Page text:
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Sinai and Zion: An Entry Into the Jewish Bibleby Jon Dougla Levenson
Synopses & Reviews
I. The Sinaitic Experience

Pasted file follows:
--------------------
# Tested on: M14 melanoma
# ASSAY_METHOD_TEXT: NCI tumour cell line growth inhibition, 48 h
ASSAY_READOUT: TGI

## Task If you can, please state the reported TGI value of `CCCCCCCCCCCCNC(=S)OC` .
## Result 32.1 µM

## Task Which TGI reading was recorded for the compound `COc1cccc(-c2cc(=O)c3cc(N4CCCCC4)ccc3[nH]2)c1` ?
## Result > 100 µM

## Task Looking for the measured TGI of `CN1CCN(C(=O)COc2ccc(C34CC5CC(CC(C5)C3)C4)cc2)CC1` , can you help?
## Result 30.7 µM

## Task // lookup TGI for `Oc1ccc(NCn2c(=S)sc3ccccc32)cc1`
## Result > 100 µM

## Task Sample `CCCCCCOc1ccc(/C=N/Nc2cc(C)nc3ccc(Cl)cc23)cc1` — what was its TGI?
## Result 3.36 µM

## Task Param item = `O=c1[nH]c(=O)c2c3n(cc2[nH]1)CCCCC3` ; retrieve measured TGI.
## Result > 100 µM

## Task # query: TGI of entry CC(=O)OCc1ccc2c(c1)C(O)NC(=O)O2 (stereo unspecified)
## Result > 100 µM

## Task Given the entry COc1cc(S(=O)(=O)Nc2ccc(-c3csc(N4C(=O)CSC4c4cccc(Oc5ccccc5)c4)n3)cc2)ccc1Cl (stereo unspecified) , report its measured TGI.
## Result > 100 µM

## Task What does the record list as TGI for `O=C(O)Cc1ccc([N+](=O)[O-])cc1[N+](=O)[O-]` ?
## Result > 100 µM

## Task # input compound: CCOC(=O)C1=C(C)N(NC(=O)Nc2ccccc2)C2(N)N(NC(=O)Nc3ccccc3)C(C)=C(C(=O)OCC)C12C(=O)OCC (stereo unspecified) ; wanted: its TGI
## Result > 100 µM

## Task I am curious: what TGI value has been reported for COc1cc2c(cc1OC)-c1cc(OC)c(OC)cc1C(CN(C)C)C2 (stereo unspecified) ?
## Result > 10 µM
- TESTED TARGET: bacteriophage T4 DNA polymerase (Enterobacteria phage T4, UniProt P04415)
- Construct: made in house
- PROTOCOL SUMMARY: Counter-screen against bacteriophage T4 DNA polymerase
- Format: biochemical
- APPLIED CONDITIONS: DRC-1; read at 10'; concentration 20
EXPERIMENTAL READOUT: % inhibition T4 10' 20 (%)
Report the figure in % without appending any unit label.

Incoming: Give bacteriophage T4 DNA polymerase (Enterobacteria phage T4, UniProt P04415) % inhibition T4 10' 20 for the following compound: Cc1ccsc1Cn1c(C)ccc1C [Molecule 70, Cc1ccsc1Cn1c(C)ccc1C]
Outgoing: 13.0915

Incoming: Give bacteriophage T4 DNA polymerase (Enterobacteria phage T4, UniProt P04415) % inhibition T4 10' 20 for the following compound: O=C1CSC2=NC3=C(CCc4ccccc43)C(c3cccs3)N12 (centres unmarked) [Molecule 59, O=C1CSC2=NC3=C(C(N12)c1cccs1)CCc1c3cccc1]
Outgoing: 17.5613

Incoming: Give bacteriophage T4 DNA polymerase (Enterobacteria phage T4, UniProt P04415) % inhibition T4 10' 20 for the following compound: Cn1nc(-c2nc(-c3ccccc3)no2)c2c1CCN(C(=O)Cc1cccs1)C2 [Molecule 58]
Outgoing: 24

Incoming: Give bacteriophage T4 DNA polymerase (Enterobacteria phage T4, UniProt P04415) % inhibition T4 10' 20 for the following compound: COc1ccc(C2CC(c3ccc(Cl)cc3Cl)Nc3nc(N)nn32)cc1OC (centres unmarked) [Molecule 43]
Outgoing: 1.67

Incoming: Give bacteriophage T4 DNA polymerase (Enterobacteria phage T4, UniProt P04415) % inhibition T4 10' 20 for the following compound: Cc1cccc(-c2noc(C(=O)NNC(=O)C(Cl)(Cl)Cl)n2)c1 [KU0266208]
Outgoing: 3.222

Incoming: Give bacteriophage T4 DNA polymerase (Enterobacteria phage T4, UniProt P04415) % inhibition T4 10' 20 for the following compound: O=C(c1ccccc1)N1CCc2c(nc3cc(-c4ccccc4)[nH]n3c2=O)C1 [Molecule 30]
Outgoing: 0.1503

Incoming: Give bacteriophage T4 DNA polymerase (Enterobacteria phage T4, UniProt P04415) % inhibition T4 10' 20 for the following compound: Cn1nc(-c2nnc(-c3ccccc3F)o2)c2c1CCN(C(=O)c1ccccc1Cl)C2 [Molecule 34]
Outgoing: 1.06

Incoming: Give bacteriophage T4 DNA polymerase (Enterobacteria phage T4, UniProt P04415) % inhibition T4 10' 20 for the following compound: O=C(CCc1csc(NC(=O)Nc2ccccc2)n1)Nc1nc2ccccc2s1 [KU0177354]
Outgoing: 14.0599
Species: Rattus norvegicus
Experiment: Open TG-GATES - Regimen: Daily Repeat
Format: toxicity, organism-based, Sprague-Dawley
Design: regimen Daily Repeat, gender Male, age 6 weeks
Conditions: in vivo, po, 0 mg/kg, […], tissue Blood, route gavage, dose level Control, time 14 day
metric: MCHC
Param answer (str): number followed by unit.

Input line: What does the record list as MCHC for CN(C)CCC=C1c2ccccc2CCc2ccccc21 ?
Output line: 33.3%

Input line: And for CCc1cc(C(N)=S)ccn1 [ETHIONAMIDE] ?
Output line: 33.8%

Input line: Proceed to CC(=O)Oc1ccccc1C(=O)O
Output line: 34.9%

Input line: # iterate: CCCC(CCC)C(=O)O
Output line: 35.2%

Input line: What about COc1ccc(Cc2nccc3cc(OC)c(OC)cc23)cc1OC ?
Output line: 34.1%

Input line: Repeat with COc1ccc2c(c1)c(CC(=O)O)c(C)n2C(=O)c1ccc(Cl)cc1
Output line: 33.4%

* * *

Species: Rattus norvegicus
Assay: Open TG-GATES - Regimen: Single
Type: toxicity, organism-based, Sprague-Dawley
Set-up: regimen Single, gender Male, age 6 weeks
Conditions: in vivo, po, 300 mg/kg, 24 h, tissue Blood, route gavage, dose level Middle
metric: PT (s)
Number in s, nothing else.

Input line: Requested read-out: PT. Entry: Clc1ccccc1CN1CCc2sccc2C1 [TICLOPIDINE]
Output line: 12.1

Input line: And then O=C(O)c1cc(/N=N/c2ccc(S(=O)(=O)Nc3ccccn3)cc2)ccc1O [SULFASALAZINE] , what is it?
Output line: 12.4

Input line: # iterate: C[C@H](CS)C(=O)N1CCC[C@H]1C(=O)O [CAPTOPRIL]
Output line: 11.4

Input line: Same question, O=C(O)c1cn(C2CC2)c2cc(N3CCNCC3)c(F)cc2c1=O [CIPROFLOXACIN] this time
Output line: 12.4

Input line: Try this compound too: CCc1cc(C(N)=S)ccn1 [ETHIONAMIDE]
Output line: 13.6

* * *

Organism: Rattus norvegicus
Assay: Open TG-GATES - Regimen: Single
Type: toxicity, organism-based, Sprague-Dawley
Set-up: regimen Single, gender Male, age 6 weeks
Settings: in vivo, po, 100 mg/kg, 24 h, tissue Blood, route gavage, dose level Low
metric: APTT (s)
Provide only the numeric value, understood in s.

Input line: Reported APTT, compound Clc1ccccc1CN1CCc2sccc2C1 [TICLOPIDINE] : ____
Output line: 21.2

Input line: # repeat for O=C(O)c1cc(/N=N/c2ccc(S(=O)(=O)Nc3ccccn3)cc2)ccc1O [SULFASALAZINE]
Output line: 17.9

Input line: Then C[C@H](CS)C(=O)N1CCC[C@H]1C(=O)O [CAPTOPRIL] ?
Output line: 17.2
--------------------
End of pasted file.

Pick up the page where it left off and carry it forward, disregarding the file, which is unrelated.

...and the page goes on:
Whatever the experience of the people Israel on Mount Sinai was, it was so overwhelming that the texts about it seem to be groping for an adequate metaphor through which to convey the awesomeness of the event. For example, in the description in Exod 19:16-22, the first verse seems to describe a hurricane thunder, lightning, a mysterious cloud. But V 18 presents an image more like that of a volcano--smoke and fire on the mountain, like the fire of a furnace. Both verses mention quaking, the quaking of the people before this momentous sight (V 16) and the quaking of the mountain itself (V 18), which is no more secure than the people against the descent of YHWH, the God of Israel. Fear pervades the spectacle, a fear that infects nature as much as humanity. At the same time, the sight exerts an eerie appeal, which tempts the people to "break through" to catch a glimpse (V 21), but to yield to this temptation is to risk YHWH's displeasure. If they "break through" to him, he will "break out" against them (V 22). Even the priests, who have been singled out-or will be, as the received text has it, a few chapters later-to minister in the presence of God, must submit to special rites of sanctification if they are to survive the Sinaitic experience. In other words, we see here two contrasting movements. The first speaks of an intersection between the lives of God and of Israel. The two meet at Mount Sinai. Moses, the representative of Israel, ascends the mountain onto which YHWH has descended. The second movement, however, speaks of a barrier between God and Israel, which if transgressed, will turn the moment of destinyinto one of disaster. Only Moses may ascend. Even the priests are in jeopardy until they have renewed their sanctity. It is as though God beckons with one hand and repels with the other. The twofold quality of the experience narrated in these verses has been explored by the theologian and historian of religion, Rudolf Otto. As is well known, Otto defined "the holy" by the words "mysteriom tremendum et fascinans," a Latin expression that admits of no good English equivalent, but which we can render as "a fearsome and fascinating mystery."1 It is just such an ambivalent sense of mystery that pervades the account of the theophany, the apparition of God, that was believed to have occurred on Mount Sinai. The Sinaitic experience is here presented as simultaneously supremely relevant to human experience and distant from it and foreign to it. In its quality of indivisible charm and threat, it is eminently exotic, lying outside the boundaries of what is familiar.